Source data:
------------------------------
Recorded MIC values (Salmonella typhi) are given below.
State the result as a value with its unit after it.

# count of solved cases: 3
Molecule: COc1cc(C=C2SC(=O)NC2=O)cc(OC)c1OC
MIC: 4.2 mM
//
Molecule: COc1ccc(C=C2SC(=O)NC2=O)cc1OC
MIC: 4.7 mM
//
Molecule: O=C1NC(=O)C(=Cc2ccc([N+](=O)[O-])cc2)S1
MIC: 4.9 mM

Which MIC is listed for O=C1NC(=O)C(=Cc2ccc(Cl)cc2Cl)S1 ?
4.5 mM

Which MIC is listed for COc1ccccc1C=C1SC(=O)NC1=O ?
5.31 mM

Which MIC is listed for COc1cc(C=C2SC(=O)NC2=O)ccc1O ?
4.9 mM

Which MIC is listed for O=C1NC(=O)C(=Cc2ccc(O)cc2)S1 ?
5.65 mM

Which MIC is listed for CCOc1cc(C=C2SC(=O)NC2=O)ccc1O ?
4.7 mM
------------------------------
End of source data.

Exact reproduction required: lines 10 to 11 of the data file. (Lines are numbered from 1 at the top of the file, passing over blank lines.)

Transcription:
Molecule: O=C1NC(=O)C(=Cc2ccc([N+](=O)[O-])cc2)S1
MIC: 4.9 mM